Implications of this deal
In the immediate run, this deal has helped the government escape from the debt crisis. However, it does not bode well for either the US economy or rest of the world in the medium-to-longer run. As for the US economy, it has bound, as mentioned above, the government to cut down expenditure by $2.4 trillion over the next 10 years out of which the first $900 billion-$1 trillion has to come from cutting down on special government programs catering to the poor and the middle class. This ‘austerity’ package for the US would have severe adverse impact on the overall demand in the economy. That this would come in the middle of a recession, which the US has still not been able to recover from, is alarming. The US, in effect, has committed to put the brakes even as the economy has not picked up speed.
Despite this deal, the credit rating agencies have raised a red flag by bringing down the ratings of government bills. This is likely to create panic in the financial markets, thereby, dampening the expectations about recovery. A decline in the ratings of government bonds by default means an indication for increase in interest rates that the investors would demand to compensate for the increased risk. This would have a dampening effect both on private investment and consumer credit.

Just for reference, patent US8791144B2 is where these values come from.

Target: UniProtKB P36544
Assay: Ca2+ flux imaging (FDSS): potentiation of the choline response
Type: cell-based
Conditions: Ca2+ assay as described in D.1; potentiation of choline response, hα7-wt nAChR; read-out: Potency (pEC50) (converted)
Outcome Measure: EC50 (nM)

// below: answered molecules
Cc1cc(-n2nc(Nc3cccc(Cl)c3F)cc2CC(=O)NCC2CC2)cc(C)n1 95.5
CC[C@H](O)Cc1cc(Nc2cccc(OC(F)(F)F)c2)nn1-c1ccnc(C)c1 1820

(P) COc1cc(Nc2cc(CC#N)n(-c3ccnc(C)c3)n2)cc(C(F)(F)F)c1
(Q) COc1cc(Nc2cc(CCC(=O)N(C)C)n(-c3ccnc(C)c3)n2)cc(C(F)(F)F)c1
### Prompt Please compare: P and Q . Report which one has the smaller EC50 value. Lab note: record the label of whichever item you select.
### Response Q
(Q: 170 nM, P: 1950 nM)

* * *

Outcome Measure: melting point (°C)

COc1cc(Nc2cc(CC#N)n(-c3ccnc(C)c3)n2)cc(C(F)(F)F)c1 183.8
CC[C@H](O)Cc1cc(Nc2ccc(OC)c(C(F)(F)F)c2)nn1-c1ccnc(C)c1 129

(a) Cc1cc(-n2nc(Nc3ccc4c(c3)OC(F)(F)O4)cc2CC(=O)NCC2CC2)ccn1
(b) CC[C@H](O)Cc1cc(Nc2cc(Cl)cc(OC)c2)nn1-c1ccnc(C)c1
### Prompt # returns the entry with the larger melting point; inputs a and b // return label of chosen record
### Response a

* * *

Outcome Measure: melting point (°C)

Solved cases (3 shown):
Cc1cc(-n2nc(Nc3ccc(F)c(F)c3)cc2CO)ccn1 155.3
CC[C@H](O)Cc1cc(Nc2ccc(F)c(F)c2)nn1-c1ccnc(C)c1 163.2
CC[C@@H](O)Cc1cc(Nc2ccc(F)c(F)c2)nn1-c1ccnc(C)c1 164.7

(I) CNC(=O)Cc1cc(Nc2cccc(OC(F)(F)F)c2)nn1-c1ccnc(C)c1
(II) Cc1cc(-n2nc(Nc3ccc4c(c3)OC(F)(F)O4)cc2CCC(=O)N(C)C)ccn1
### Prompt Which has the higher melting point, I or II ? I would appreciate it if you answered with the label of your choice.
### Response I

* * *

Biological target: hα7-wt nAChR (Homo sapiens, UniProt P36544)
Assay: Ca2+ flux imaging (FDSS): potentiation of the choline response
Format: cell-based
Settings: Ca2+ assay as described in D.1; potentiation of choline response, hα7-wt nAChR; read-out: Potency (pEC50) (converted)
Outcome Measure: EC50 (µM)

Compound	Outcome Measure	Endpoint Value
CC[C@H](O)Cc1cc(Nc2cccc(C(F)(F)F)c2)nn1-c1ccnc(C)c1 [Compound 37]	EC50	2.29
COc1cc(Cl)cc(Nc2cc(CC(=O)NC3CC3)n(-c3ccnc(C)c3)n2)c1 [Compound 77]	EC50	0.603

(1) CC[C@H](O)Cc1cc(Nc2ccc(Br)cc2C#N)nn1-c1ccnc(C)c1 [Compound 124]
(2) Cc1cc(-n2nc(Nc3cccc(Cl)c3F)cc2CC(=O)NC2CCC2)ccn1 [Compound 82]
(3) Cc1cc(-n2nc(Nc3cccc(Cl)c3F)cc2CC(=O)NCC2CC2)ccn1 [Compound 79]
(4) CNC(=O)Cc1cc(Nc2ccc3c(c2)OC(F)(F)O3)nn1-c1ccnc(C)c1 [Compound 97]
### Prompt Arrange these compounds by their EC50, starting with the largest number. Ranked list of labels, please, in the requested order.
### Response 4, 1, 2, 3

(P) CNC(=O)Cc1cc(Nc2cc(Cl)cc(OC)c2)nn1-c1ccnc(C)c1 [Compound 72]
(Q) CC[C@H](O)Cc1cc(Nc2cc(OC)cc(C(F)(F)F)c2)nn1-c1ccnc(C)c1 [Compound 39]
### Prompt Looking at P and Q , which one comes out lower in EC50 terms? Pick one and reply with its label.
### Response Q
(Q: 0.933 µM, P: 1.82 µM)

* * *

Impact on the Indian Economy
The situation that US finds itself in would have a direct effect on the developing countries, especially with whom it has strong financial and trade relations such as India. Austerity measures often are also a prelude to inward looking economic strategies, a danger which is looming large over the US economy. With the US dollar under pressure, any ‘closure of frontiers’ by the US would have a cascading effect on the export-oriented economies on this side of the Atlantic.
In specific for India the future seems tentative if these events affect the main sources of growth in India: credit-financed consumption of the elites, construction, tourism, IT sector, real estate etc.. All or at least some of these could be affected through the following routes.